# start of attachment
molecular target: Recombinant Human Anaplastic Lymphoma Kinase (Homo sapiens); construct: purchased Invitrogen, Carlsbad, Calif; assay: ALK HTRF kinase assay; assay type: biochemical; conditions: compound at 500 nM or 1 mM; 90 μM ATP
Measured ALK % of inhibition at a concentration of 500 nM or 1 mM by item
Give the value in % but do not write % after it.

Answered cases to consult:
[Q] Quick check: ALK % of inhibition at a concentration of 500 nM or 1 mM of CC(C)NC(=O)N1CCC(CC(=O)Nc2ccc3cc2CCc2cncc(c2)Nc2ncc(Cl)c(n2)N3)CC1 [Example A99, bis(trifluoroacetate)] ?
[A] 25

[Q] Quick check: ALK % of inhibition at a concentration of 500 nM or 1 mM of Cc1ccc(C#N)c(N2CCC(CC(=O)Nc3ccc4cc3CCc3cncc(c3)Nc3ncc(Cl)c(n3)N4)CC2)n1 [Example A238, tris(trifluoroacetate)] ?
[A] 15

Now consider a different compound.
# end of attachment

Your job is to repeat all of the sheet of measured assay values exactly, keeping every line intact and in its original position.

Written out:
molecular target: Recombinant Human Anaplastic Lymphoma Kinase (Homo sapiens); construct: purchased Invitrogen, Carlsbad, Calif; assay: ALK HTRF kinase assay; assay type: biochemical; conditions: compound at 500 nM or 1 mM; 90 μM ATP
Measured ALK % of inhibition at a concentration of 500 nM or 1 mM by item
Give the value in % but do not write % after it.

Answered cases to consult:
[Q] Quick check: ALK % of inhibition at a concentration of 500 nM or 1 mM of CC(C)NC(=O)N1CCC(CC(=O)Nc2ccc3cc2CCc2cncc(c2)Nc2ncc(Cl)c(n2)N3)CC1 [Example A99, bis(trifluoroacetate)] ?
[A] 25

[Q] Quick check: ALK % of inhibition at a concentration of 500 nM or 1 mM of Cc1ccc(C#N)c(N2CCC(CC(=O)Nc3ccc4cc3CCc3cncc(c3)Nc3ncc(Cl)c(n3)N4)CC2)n1 [Example A238, tris(trifluoroacetate)] ?
[A] 15

Now consider a different compound.